Structure/function analysis of the sodium/iodine symporter (NIS) through characterization of congenital iodide transport defect (ITD)-causing NIS mutations
Reed-Tsur, Mia D.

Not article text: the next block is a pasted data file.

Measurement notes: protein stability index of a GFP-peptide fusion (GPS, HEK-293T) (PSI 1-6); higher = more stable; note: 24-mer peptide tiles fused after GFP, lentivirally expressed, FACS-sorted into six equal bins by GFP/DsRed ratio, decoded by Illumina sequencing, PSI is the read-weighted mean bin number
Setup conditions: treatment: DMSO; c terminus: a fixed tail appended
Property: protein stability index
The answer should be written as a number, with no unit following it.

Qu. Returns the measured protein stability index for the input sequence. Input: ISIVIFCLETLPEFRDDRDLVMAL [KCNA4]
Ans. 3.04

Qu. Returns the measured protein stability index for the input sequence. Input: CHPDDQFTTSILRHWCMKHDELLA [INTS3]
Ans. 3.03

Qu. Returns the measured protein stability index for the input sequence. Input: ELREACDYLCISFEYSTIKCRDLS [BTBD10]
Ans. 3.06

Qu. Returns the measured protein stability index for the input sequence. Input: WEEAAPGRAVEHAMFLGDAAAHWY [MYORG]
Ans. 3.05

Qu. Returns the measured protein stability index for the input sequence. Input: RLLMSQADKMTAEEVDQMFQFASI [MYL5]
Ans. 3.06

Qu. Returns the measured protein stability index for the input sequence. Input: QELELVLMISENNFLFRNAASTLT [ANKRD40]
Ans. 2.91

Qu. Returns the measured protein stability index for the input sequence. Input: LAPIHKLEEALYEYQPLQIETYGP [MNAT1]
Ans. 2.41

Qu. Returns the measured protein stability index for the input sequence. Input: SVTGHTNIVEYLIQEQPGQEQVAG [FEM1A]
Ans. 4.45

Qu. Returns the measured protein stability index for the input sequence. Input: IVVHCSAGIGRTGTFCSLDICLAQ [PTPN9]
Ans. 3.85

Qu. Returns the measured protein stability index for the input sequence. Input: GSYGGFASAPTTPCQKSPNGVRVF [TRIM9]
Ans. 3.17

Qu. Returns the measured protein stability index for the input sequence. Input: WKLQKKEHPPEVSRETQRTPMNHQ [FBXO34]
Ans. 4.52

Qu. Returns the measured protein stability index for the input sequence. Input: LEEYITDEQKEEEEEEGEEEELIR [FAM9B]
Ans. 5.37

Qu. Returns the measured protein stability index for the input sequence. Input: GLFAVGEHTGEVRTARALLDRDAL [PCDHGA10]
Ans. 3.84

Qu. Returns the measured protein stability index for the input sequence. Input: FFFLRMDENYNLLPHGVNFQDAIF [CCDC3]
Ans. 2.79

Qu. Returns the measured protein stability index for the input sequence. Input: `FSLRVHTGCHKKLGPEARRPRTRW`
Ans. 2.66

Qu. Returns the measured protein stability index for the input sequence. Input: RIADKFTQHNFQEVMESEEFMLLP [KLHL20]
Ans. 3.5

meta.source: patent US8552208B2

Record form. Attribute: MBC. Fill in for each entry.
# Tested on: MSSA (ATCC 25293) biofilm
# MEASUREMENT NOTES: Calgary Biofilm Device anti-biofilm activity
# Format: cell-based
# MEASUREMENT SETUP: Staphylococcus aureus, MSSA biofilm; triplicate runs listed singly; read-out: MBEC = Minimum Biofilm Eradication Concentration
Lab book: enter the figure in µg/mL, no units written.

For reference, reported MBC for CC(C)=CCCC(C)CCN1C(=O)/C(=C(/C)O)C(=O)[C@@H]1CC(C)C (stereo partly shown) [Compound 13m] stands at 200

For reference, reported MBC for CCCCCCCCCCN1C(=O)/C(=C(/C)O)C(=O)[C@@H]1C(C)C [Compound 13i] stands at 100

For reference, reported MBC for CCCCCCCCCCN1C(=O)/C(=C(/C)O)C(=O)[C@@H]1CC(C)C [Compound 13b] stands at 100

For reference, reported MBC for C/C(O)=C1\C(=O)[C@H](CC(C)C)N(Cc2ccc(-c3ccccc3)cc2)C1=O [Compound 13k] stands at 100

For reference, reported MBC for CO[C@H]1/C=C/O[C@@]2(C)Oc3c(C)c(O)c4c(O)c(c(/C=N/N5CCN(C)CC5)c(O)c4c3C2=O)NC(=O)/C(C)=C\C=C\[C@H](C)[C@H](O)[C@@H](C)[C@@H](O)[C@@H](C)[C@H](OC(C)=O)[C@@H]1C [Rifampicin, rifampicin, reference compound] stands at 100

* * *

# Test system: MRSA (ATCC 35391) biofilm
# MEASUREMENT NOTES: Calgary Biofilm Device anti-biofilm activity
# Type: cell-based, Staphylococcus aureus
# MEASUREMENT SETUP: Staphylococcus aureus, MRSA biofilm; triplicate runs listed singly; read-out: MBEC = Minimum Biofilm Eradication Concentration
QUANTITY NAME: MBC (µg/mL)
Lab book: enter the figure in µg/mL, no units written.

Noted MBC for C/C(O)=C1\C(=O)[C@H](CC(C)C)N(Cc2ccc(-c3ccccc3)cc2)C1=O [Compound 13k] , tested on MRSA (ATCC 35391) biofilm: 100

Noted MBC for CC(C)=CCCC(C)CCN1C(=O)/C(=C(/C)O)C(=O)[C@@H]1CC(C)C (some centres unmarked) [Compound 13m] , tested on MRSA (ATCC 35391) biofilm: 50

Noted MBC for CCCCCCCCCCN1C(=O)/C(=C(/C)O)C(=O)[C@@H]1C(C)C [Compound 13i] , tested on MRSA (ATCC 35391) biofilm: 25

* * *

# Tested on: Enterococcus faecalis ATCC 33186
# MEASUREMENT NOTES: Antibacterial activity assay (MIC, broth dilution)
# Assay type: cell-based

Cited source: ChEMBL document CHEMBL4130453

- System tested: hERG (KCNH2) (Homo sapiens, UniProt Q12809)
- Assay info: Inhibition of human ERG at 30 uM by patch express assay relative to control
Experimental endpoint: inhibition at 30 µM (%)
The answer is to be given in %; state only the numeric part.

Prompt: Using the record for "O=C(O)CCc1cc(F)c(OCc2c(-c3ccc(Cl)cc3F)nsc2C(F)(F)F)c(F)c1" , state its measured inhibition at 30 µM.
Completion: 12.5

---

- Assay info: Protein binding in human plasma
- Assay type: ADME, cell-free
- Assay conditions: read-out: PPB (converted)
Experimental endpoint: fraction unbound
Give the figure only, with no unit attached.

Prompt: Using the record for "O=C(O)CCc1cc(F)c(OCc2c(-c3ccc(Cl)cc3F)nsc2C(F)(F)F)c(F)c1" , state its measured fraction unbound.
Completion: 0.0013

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Iodide (I-) is an essential component of the thyroid hormones T3 and T4, which are required for development of the central nervous system and intermediary metabolism in all tissues. I - is transported into thyroid epithelial cells via the Na+ /I- symporter (NIS). The cDNA encoding NIS was first identified in our laboratory, where an extensive structure/function characterization of NIS is being carried out. The diagnostic and therapeutic use of radioiodide in gene transfer experiments is fully dependent on NIS activity.;Several NIS mutants have been identified as a cause of congenital I - transport defect (ITD), including V59E NIS. ITD is characterized by low thyroid I- uptake, hypothyroidism, goiter, and a low saliva/plasma I- ratio. An early report on V59E NIS by Fujiwara et al.1 contended that V59E NIS exhibited ∼30% of the activity of wild-type NIS. However, this observation was at variance with the patients' phenotype of total lack of activity. We thoroughly characterized the V59E NIS mutation and studied the effects of several substitutions at position 59 of NIS. Each resulted in proper expression and plasma membrane targeting of NIS. We demonstrated that, contrary to Fujiwara et al.'s contention, V59E NIS is inactive. Indeed, E and all other charged amino acids or P at position 59 yielded inactive NIS proteins. In contrast, I- uptake was rescued to different degrees by the other substitutions. In summary, the structural requirement for NIS function at position 59 is a neutral, helix-promoting amino acid.;Another ITD-causing NIS mutation is T354P, which was initially reported to be inactive due to a disruption of transmembrane segment (TMS) IX by P. We have demonstrated that proper NIS function depends on the presence of an amino acid with a beta-hydroxyl group (S/T) at position 354. We have determined that T351, S353, T354, S356 and T357 of NIS TMS IX are important for NIS function and may play a role in the Na+ translocation pathway.;We also showed that, surprisingly, the 3 charged residues (D16, E79, and R208) that reside within predicted NIS TMS plays a role in I- transport. However, we identified, for the first time, NIS molecules (R208A and R208C NIS) with a decreased Km (higher apparent affinity) for Na+, a finding with potential clinical relevance, particularly in gene transfer experiments.;1Fujiwara H, Tatsumi K, Tanaka S, Kimura M, Nose O, Amino N 2000 A novel V59E missense mutation in the sodium iodide symporter gene in a family with iodide transport defect. Thyroid 10:471-4.